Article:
Please use this identifier to cite or link to this item: https://hdl.handle.net/1959.11/22302
Title: Hypersexuality: A Critical Review and Introduction to the 'Sexhavior Cycle'
Contributor(s): Walton, Michael T (author); Cantor, James M (author); Bhullar, Navjot (author)orcid ; Lykins, Amy (author)orcid 
Publication Date: 2017
DOI: 10.1007/s10508-017-0991-8
Handle Link: https://hdl.handle.net/1959.11/22302
Abstract: An empirical review of hypersexuality is timely as 'compulsive sexual behavior' is being considered as an impulse control disorder for inclusion in the forthcoming International Classification of Diseases, 11th ed. Specifically, hypersexuality has been conceptualized in the literature as the inability to regulate one's sexual behavior that is a source of significant personal distress. Various theoretical models have been posited in an attempt to understand the occurrence of hypersexuality, although disagreement about these divergent conceptualizations of the condition has made assessment and treatment of hypersexual clients more challenging. Theories of sexual compulsivity, sexual impulsivity, dual control (sexual inhibition/ excitation), and sex addiction are critically examined, as are the diagnostic criteria for clinically assessing hypersexuality as a sexual disorder. Our discussion of hypersexuality covers a diversity of research and clinical perspectives. We also address various challenges associated with reliably defining, psychometrically measuring, and diagnosing hypersexuality. Furthermore, literature is reviewed that expresses concerns regarding whether hypersexuality (conceptualized as a disorder) exists, whether it is simply normophilic behavior at the extreme end of sexual functioning, or alternatively is a presenting problem that requires treatment rather than a clinical diagnosis. Following our literature review, we developed the 'sexhavior cycle of hypersexuality' to potentially explain the neuropsychology and maintenance cycle of hypersexuality. The sexhavior cycle suggests that, for some hypersexual persons, high sexual arousal may temporarily and adversely impact cognitive processing (cognitive abeyance) and explain a repeated pattern of psychological distress when interpreting one's sexual behavior (sexual incongruence). We also suggest that further research is required to validate whether hypersexuality is a behavioral disorder (such as gambling), although some presentations of the condition appear to be symptomatic of a heterogeneous psychological problem that requires treatment.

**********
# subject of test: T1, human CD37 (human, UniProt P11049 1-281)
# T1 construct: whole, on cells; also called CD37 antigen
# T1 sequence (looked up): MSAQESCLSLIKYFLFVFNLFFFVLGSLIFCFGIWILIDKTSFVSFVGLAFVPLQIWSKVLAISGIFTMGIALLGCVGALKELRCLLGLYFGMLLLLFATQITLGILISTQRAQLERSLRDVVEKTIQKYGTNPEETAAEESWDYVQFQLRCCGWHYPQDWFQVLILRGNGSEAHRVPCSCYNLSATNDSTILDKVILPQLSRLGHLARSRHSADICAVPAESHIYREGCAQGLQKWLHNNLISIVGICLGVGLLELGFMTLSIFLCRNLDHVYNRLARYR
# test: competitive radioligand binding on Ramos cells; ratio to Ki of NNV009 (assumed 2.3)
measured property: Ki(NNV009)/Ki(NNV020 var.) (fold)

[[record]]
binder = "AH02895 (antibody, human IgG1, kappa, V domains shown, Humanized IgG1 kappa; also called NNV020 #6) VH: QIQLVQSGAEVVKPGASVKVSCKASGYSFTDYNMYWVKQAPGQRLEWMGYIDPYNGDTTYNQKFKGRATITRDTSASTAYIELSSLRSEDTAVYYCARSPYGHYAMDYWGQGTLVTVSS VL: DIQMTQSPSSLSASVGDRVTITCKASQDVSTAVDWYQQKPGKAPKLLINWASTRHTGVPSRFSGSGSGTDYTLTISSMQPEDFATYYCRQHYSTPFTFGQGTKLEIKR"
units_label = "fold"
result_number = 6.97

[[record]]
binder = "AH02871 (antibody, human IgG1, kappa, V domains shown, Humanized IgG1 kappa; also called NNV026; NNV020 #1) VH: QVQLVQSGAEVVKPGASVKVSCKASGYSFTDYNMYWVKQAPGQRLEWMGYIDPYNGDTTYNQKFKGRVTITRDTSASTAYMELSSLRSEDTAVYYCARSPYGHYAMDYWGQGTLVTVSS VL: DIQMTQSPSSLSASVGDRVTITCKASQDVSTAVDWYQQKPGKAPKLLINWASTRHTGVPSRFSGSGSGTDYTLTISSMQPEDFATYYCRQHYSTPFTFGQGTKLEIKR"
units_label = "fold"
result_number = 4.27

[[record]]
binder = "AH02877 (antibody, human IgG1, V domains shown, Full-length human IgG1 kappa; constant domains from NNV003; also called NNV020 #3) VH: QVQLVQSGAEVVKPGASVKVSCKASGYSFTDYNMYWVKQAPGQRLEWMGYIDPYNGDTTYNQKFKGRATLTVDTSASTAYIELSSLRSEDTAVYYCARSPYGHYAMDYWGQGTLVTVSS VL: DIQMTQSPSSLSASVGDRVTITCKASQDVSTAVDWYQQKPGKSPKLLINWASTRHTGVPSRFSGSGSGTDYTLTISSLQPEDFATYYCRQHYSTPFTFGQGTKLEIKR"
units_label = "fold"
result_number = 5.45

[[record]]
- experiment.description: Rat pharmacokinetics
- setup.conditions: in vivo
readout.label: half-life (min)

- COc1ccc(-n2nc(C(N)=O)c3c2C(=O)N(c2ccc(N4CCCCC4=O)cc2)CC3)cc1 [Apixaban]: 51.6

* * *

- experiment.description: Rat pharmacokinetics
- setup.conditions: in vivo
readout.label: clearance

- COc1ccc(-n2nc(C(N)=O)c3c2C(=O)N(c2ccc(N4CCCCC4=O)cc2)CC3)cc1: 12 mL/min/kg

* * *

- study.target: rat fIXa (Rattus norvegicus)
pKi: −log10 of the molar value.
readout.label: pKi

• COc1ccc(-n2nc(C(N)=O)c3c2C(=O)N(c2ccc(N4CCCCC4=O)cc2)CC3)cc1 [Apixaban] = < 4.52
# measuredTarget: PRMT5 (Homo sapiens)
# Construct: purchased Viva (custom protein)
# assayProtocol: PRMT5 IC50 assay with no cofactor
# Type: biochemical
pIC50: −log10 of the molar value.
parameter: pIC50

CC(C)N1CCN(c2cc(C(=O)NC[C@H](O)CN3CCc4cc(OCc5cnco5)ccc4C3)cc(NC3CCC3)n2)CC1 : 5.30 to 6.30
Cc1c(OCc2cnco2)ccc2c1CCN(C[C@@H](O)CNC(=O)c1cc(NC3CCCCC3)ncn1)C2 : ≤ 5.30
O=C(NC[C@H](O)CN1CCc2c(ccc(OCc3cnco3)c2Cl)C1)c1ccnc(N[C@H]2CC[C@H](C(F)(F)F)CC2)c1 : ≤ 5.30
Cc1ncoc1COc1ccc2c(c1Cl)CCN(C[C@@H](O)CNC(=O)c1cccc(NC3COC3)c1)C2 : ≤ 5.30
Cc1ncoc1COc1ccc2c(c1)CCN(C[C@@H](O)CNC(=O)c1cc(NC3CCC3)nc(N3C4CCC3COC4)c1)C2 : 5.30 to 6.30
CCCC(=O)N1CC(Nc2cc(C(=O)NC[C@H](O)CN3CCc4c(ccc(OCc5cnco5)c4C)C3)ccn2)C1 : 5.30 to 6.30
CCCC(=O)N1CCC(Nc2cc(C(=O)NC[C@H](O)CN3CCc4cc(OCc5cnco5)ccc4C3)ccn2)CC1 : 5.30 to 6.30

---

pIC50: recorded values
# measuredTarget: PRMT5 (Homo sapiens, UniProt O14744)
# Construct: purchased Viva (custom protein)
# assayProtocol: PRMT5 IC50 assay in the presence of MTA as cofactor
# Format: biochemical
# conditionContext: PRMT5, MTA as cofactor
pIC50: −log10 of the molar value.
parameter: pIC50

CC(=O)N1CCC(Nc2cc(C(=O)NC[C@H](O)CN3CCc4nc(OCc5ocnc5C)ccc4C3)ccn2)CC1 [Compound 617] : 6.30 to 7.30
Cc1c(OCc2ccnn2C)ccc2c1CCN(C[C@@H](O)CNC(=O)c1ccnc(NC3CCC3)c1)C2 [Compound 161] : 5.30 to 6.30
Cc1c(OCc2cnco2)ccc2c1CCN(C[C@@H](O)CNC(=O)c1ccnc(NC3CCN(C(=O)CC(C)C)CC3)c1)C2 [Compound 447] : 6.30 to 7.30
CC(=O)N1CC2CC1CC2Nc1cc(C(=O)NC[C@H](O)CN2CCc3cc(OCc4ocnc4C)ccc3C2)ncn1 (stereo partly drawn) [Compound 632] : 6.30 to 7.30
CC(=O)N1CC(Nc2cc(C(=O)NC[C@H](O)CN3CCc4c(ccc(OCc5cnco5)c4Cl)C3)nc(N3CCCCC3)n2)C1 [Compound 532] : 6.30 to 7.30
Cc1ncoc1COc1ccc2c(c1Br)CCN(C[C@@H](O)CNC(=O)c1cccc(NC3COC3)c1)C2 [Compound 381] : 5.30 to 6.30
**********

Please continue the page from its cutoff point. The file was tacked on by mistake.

Publication Type: Journal Article
Source of Publication: Archives of Sexual Behavior, 46(8), p. 2231-2251
Publisher: Springer New York LLC
Place of Publication: United States of America
ISSN: 1573-2800
0004-0002
Field of Research (FOR): 170106 Health, Clinical and Counselling Psychology
170101 Biological Psychology (Neuropsychology, Psychopharmacology, Physiological Psychology)
Peer Reviewed: Yes
HERDC Category Description: C1 Refereed Article in a Scholarly Journal
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Appears in Collections:Journal Article
School of Psychology and Behavioural Science

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